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Business + Commercial Property Conveyancing

Buying or Selling a Business?

Buying or selling a business is exciting but it also involves a detailed process with many factors and issues that must be considered. Not knowing the legal issues involved in these commercial property transactions can lead to stress down the track, not to mention financial and legal problems.

All too often we see badly drawn sale of business contracts and also vendors and purchasers who have entered into transactions without legal advice and found themselves in a difficult position.

Whether you are a vendor or a purchaser, it is crucial to engage an experienced commercial property conveyancing lawyer who can help you negotiate the business sale process, while ensuring your interests are protected and your risk minimised.

  • What does a business sale involve?

    A business sale can include the transfer of any one, some or all of the following:

    • Business name and/or company name
    • Plant and equipment
    • Goodwill
    • Intellectual property and associated licences
    • Stock in trade
    • Right to occupy premises
    • Key customer contracts
    • Equipment leases and service agreements
    • Employees
    • Permits

    Each party will have their own views on the value of each component and will reach an agreement on this throughout the negotiations.

  • What do I need to consider before selling my business?

    Selling a business is more involved than many people realise. Statutory requirements are associated with running a business and you will need to make sure you are in compliance before the sale – particularly because any purchaser may require warranties to this effect. You will also need to consider whether your business structure is suitable for sale and whether your assets are transferable. Your lawyer can help restructure parts of your business if required.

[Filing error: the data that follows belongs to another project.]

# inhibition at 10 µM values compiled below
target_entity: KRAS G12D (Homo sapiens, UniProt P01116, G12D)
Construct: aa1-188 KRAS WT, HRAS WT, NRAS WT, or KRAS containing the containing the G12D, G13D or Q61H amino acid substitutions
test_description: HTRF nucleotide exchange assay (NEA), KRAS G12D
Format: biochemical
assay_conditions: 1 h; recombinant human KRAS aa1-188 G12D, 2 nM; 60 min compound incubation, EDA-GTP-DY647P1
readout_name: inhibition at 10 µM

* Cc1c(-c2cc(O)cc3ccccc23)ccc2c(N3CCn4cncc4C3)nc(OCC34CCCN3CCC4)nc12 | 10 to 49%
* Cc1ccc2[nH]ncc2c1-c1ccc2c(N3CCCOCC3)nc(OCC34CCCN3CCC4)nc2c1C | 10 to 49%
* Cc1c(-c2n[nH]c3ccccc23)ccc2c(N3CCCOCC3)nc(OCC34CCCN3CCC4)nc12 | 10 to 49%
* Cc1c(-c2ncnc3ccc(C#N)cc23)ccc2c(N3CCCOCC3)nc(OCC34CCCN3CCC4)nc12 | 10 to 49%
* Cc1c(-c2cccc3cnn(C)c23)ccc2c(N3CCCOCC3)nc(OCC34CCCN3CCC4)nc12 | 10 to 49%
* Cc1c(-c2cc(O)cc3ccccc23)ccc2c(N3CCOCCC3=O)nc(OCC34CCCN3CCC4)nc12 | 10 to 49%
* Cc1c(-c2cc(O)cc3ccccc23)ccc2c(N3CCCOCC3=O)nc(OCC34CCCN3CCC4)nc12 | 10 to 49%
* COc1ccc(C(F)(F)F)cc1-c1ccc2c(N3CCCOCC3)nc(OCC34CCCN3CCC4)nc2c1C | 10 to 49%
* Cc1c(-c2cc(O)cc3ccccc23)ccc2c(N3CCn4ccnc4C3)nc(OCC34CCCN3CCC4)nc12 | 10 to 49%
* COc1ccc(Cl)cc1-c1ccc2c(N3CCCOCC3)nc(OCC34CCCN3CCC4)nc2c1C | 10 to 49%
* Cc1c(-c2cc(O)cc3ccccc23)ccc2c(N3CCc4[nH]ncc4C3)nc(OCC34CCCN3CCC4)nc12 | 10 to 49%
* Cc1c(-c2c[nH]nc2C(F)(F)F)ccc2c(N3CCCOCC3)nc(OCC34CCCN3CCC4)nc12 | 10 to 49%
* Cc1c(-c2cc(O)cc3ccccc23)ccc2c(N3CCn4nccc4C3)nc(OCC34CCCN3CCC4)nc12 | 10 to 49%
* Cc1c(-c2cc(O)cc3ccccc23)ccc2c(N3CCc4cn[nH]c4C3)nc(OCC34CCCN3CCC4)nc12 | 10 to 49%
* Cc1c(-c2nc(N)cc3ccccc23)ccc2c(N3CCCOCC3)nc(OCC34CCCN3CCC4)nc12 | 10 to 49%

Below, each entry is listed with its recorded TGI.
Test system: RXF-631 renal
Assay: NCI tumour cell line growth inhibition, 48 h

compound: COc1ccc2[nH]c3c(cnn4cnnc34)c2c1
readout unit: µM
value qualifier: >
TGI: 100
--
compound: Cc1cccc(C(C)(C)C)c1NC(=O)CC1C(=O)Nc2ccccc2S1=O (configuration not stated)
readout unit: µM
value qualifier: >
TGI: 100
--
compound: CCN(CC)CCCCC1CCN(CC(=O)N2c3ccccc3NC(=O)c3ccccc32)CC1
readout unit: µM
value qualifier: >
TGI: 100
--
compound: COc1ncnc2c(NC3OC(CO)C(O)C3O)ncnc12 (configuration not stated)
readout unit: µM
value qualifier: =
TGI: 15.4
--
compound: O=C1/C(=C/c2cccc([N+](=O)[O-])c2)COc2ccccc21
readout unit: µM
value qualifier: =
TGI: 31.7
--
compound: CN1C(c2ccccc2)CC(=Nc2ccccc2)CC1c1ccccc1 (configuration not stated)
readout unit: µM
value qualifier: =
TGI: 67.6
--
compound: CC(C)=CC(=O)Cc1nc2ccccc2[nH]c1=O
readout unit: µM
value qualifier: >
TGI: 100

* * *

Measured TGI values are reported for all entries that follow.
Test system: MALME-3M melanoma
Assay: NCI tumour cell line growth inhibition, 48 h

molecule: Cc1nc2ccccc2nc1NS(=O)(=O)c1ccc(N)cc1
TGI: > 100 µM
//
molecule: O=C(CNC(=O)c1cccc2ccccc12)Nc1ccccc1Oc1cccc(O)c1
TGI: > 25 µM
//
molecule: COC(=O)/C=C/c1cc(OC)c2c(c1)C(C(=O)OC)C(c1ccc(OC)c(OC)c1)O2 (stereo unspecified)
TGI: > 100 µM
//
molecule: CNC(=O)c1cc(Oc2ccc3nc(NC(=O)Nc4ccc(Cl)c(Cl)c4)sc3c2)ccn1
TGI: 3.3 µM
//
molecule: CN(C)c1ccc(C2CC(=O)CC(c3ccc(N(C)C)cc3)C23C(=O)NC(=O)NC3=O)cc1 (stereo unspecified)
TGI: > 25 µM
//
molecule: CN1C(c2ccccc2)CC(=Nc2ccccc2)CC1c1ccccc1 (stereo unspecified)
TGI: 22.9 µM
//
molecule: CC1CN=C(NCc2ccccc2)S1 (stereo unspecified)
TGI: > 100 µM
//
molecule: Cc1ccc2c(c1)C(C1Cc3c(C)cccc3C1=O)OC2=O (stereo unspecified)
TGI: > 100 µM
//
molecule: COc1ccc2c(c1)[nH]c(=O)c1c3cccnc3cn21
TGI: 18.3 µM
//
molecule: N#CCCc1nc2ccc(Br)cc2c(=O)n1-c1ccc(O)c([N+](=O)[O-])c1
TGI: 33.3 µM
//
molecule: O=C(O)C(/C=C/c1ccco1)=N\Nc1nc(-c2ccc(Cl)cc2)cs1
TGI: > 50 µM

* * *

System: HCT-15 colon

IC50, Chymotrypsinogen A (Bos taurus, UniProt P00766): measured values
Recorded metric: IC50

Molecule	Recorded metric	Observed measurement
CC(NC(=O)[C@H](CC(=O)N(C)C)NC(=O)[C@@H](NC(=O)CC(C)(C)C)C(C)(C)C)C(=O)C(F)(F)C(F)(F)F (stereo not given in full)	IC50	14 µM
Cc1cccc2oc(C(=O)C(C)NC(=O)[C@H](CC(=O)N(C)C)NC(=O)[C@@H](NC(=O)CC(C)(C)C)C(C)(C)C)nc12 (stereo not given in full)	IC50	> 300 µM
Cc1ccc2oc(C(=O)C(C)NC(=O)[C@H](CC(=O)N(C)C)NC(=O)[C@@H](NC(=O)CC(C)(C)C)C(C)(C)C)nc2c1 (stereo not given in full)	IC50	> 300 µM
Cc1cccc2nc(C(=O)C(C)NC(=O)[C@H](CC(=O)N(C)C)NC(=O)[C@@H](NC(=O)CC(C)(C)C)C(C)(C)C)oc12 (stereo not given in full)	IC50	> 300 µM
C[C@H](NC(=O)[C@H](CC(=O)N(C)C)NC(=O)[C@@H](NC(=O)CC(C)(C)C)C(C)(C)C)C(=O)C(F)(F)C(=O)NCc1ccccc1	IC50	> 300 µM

As a vendor, it is crucial to engage a business conveyancing lawyer from the beginning. Many vendors do not do this and find themselves in difficulty later on. Your lawyer can help provide initial structure advice (e.g. will you be selling the business in its entirety as a going concern, or will you be inviting employees to purchase an equity stake in the business?), prepare a confidentiality deed before negotiations with potential purchasers, and also offer guidance during negotiations on issues including employment, contract transfers and leasing. You will also need expert advice to determine sale price and help with tidying up your business before sale.

    Many aspects of business sales can be negotiated and it is important to engage an experienced lawyer to negotiate on your behalf. This is particularly important when it comes to aspects like vendor warranties (as to the business’ financial position, intellectual property, employees etc) and any restraints the purchaser may wish to impose on you after the sale. Otherwise you may find yourself in legal or financial trouble later on.

  • What do I need to consider before buying a business?

    As a purchaser, you must conduct due diligence before the sale. This is the formal process by which the business’ assets and liabilities are evaluated. If due diligence is not conducted comprehensively, you may find yourself in difficulty when you later discover that, for example, the business has liabilities that you cannot meet and that should have been considered in the sale price.